Facing accusations that it had bribed every African official it bumped into for the better part of a decade, Och-Ziff Capital Management held fast to its “two bad apples” defense: The whole sordid affair, from Libya to South Africa and everywhere in between, was planned and executed by two guys who incidentally happened to be employed by the hedge fund and acting on its behalf. After all, for all the stamps in their passports, Michael Cohen and Vanja Baros had only made $100 million for the firm, so really how could anyone back in New York have noticed?
This, it turns out, has proven rather a convincing argument, for not only did the SEC not make Och-Ziff itself plead guilty to anything, it’s now aping the hedge fund’s claims in its lawsuit against Cohen and Baros.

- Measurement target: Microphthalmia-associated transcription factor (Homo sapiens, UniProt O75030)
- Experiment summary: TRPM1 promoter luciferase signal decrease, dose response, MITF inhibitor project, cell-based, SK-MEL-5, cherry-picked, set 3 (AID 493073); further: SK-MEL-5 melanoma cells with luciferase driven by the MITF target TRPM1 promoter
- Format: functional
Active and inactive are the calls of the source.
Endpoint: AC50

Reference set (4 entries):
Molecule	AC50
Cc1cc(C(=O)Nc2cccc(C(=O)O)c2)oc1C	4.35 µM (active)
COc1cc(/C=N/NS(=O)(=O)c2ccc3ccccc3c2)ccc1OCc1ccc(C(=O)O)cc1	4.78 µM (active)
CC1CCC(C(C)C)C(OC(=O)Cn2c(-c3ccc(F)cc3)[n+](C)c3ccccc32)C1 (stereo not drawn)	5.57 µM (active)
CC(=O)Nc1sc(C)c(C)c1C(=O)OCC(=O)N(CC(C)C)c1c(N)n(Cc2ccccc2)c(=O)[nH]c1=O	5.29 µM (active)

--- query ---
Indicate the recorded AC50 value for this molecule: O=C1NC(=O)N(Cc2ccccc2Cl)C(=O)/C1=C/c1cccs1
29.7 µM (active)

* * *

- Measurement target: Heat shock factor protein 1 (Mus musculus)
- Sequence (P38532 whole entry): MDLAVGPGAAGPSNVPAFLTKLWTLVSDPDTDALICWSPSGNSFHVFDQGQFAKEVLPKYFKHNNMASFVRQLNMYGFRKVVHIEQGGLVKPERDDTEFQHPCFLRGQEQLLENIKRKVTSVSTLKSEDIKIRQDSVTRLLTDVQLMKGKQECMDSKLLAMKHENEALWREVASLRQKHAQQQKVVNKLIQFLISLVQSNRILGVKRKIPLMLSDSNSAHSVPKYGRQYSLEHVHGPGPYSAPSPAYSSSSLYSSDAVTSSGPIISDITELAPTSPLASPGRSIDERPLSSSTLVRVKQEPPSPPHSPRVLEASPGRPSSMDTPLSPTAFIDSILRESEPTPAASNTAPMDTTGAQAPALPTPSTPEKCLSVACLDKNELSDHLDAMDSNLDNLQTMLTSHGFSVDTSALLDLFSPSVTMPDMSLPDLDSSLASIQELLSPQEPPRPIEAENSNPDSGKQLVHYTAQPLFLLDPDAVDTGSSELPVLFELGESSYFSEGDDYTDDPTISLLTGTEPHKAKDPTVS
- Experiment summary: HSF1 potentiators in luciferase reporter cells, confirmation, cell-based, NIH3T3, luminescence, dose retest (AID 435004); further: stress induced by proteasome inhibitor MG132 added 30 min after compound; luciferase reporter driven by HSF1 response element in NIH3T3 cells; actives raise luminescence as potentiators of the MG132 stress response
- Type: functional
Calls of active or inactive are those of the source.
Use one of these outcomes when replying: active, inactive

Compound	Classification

“As alleged in our complaint, Cohen and Baros were the masterminds of Och-Ziff’s bribery scheme that improperly used investor funds to pay bribes through agents and partners to officials at the highest levels of foreign governments,” said Kara Brockmeyer, Chief of the SEC’s FCPA Unit.
SEC Charges Two Former Och-Ziff Executives With FCPA Violations [press release]